- Don’t send the same content to absolutely everyone. Ultimately, the most valuable notifications are user-centric notifications, i.e., suggestions based on the history of alerts that are relevant to user preferences. All junk and spam will harm your brand’s reputation.
- Personalize your messages. If you have names in your user base, you can use them in notifications so that the person feels that you are referring to them. However, personalization is about not only calling the user by name but also preparing personalized recommendations based on their preferences. For example, Netflix sends push messages based on what the users watch.
Tip #3: Keep the text of notifications as accurate as possible.
- Communicate the most interesting information in a concise manner.
- Look for the perfect combination of text and link: give the user an opportunity to open the app and learn more. At the same time, do not force them into the text, this will only irritate the user.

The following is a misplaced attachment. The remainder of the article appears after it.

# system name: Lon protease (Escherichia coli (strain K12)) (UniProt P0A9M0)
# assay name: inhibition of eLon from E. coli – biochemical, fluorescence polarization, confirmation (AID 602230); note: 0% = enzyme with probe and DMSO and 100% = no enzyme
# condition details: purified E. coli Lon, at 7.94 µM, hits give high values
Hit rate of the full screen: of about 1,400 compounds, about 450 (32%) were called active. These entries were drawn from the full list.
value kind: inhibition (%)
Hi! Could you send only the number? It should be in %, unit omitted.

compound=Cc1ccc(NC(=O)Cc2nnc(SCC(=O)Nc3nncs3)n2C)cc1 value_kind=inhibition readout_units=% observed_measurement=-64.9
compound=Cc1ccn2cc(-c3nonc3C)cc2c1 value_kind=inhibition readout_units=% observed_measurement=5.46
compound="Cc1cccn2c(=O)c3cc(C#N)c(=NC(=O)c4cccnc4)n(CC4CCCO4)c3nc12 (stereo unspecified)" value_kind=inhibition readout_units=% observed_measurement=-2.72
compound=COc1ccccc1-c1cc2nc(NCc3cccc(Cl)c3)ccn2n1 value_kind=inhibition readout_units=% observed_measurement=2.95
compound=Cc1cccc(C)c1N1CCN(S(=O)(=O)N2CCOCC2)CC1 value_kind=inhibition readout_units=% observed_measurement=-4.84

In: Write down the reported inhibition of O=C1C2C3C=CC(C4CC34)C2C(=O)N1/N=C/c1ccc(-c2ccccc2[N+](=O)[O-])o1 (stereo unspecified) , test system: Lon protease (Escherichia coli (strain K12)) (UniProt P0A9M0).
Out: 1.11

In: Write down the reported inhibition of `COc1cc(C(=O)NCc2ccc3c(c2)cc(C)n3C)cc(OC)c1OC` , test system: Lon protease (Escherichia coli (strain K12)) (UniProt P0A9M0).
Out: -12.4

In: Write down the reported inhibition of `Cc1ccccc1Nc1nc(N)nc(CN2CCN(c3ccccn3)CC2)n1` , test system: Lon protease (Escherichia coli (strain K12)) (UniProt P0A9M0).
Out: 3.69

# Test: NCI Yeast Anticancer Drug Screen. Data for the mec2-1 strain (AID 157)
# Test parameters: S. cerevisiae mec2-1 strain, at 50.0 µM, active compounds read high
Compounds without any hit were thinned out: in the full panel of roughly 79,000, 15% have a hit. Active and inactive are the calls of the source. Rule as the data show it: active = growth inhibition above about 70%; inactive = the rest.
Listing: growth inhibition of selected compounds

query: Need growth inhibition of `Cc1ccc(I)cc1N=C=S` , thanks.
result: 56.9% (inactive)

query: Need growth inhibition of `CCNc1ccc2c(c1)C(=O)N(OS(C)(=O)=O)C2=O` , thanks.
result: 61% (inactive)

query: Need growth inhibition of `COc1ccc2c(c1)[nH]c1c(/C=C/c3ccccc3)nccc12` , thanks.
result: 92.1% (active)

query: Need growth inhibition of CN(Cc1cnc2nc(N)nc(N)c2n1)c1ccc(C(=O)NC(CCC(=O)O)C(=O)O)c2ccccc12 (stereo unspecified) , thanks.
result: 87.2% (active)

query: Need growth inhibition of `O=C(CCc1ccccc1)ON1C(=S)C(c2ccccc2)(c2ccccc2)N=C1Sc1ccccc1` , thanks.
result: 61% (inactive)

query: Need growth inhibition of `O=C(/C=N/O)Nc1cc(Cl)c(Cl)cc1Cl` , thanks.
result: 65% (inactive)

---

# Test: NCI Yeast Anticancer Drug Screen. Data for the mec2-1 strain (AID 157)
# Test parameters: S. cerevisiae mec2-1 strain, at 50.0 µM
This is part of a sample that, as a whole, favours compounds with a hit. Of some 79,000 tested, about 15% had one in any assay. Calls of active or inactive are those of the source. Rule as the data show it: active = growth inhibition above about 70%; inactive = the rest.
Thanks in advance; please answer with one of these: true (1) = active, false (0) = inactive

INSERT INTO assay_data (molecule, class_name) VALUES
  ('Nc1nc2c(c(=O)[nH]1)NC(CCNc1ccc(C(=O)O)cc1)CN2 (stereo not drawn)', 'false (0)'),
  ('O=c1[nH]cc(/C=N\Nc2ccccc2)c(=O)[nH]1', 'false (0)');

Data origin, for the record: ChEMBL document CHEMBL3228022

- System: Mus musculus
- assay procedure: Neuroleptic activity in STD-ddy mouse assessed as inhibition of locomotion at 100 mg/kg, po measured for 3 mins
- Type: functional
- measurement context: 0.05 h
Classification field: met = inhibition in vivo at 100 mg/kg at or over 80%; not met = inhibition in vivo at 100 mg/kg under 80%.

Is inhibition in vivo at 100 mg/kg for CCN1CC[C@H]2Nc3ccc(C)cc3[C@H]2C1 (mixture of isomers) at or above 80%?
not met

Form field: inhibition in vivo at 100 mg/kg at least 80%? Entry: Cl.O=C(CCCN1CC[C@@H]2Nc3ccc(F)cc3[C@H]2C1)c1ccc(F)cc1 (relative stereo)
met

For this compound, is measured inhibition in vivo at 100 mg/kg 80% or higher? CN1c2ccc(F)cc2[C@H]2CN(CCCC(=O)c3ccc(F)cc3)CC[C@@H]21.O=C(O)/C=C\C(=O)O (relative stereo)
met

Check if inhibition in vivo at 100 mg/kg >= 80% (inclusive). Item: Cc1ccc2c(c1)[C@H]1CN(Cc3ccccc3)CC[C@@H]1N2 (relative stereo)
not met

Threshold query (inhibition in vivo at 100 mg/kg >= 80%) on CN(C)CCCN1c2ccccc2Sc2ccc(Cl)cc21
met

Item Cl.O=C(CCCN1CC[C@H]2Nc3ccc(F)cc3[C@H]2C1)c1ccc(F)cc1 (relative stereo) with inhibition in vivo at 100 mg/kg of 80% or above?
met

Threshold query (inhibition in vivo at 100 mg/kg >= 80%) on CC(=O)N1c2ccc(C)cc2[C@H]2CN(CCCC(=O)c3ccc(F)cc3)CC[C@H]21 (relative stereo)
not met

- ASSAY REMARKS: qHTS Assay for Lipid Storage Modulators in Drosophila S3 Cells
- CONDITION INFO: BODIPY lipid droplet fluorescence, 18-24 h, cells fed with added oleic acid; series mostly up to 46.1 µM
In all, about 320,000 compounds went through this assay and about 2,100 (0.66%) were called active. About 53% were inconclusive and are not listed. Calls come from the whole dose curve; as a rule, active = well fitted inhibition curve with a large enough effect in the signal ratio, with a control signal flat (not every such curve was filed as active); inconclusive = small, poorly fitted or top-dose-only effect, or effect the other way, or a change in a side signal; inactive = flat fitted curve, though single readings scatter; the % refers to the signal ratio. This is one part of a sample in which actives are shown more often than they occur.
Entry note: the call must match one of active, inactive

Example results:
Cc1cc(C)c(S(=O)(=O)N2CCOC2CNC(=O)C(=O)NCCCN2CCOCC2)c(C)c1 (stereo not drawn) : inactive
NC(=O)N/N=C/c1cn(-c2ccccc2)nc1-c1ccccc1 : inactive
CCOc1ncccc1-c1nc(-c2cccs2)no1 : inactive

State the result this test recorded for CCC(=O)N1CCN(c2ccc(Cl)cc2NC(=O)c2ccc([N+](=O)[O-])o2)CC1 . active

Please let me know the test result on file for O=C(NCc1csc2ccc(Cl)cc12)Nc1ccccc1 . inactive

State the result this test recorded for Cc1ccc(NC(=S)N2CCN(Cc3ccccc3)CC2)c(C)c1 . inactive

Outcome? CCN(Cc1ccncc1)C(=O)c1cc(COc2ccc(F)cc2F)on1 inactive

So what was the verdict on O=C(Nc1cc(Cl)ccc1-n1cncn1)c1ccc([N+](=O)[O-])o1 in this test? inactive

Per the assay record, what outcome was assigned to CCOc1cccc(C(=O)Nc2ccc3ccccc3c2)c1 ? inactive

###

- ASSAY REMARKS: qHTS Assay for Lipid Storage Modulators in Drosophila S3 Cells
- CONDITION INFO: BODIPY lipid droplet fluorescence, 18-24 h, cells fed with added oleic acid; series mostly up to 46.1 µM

- Make sure that each message confirms the user’s decision to install the app, and they receive the most interesting and relevant information.
- Remember that the use of variables should not lead to the same message format, in which only the dates of promotions or the size of discounts change. Being aware of “a dialogue with the robot” can result in a canceled subscription.
Tip #4: Establish a dialog between the user and the system.
- Get permission from the user. This is an important point that, for some reason, many people miss. A pop-up window to allow receiving notifications can become one of the most important dialog boxes. Explain to the user why you would like to send them notifications in the mobile application and their benefits. Here’s an example from the Conquest mobile game: